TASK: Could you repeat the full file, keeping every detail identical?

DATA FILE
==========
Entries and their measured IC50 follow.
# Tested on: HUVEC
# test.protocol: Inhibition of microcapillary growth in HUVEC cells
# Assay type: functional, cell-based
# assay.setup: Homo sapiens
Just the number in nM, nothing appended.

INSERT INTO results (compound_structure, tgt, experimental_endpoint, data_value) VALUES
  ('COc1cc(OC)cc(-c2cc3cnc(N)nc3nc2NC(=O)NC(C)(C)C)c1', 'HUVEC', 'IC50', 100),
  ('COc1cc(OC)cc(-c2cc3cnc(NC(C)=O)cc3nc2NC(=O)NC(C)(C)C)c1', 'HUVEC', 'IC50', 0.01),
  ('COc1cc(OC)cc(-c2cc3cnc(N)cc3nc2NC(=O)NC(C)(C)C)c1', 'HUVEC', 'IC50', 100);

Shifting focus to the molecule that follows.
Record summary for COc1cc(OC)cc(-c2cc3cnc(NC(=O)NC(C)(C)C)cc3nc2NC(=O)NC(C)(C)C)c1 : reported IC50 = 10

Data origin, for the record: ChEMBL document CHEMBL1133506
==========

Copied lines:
Entries and their measured IC50 follow.
# Tested on: HUVEC
# test.protocol: Inhibition of microcapillary growth in HUVEC cells
# Assay type: functional, cell-based
# assay.setup: Homo sapiens
Just the number in nM, nothing appended.

INSERT INTO results (compound_structure, tgt, experimental_endpoint, data_value) VALUES
  ('COc1cc(OC)cc(-c2cc3cnc(N)nc3nc2NC(=O)NC(C)(C)C)c1', 'HUVEC', 'IC50', 100),
  ('COc1cc(OC)cc(-c2cc3cnc(NC(C)=O)cc3nc2NC(=O)NC(C)(C)C)c1', 'HUVEC', 'IC50', 0.01),
  ('COc1cc(OC)cc(-c2cc3cnc(N)cc3nc2NC(=O)NC(C)(C)C)c1', 'HUVEC', 'IC50', 100);

Shifting focus to the molecule that follows.
Record summary for COc1cc(OC)cc(-c2cc3cnc(NC(=O)NC(C)(C)C)cc3nc2NC(=O)NC(C)(C)C)c1 : reported IC50 = 10

Data origin, for the record: ChEMBL document CHEMBL1133506